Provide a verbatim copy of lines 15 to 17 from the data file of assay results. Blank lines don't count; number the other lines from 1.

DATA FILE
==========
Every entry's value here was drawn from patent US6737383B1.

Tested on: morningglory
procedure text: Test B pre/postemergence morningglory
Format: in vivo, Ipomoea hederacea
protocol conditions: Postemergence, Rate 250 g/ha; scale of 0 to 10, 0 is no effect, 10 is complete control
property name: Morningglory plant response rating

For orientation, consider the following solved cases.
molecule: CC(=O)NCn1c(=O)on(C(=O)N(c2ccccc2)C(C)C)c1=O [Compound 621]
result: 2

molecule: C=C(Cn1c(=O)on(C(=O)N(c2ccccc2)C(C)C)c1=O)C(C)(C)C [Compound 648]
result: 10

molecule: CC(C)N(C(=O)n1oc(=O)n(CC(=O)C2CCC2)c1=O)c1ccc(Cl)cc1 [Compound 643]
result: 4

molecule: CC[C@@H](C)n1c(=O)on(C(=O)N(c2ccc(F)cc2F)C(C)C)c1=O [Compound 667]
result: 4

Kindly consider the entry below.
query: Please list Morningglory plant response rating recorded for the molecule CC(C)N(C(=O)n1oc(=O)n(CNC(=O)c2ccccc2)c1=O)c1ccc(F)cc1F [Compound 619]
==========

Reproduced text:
result: 4

Kindly consider the entry below.
query: Please list Morningglory plant response rating recorded for the molecule CC(C)N(C(=O)n1oc(=O)n(CNC(=O)c2ccccc2)c1=O)c1ccc(F)cc1F [Compound 619]